The House of Representatives is modeled after the United States House of Representatives ; the two chambers of Congress have roughly equal powers, and every bill or resolution that has to go through both houses needs the consent of both chambers before being passed for the president's signature. Once a bill is defeated in the House of Representatives, it is lost. Once a bill is approved by the House of Representatives on third reading, the bill is passed to the Senate, unless an identical bill has also been passed by the lower house. When a counterpart bill in the Senate is different from the one passed by the House of Representatives, either a bicameral conference committee is created consisting of members from both chambers of Congress to reconcile the differences, or either chamber may instead approve the other chamber's version.
Just like most lower houses, money bills , originate in the House of Representatives, but the Senate may still propose or concur with amendments, same with bills of local application and private bills. The House of Representatives has the sole power to initiate impeachment proceedings, and may impeach an official by a vote of one-third of its members. Once an official is impeached, the Senate tries that official.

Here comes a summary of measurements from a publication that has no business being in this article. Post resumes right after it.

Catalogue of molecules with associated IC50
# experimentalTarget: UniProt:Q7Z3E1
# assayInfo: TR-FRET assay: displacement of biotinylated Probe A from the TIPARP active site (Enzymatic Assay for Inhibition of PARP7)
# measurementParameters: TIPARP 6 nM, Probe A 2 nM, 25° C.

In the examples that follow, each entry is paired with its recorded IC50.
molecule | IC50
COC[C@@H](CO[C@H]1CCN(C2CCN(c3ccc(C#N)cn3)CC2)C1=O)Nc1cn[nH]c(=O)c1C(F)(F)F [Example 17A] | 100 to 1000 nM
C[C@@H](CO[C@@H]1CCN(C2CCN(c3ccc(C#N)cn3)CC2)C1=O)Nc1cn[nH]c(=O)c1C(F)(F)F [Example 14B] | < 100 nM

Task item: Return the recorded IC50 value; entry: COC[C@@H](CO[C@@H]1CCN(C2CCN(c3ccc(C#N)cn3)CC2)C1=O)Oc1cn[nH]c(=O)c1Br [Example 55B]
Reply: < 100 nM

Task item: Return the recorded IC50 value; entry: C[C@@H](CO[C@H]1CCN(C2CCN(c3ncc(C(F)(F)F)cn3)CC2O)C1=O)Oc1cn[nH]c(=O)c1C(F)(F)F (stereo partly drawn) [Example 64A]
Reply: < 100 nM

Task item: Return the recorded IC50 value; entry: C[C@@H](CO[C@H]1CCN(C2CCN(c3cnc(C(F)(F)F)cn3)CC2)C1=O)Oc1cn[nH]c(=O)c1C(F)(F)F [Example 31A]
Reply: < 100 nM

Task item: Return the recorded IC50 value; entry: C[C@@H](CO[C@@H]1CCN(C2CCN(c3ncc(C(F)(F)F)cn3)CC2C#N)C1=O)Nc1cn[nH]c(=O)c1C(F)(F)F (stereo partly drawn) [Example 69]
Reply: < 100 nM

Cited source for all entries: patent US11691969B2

The Batasang Pambansa Complex (National Legislature) at Quezon City is the seat of the House of Representatives since its restoration in 1987; it took its name from the Batasang Pambansa , the national parliament which convened there from 1978 to 1986.
The Philippine Legislature was inaugurated at the Manila Grand Opera House at 1907, then it conducted business at the Ayuntamiento in Intramuros . Governor-General Leonard Wood summoned the 2nd Philippine Legislature at Baguio and convened at The Mansion in Baguio for three weeks. The legislature returned to the Ayutamiento, as the Legislative Building was being constructed; it first convened there on July 26, 1926. The House of Representatives continued to occupy the second floor until 1945 when the area was shelled during the Battle of Manila . The building was damaged beyond repair and Congress convened at the Old Japanese Schoolhouse at Lepanto (modern-day S. H. Loyola) Street, Manila until the Legislative Building can be occupied again in 1949. Congress stayed at the Legislative Building, by now called the Congress Building, until President Marcos shut Congress and ruled by decree starting in 1972.
Marcos then oversaw the construction of the new home of parliament at Quezon City , which convened in 1978. The parliament, called the Batasang Pambansa continued to sit there until the passage of the 1986 Freedom Constitution . The House of Representatives inherited the Batasang Pambansa Complex in 1987.
BATASANG PAMBANSA COMPLEX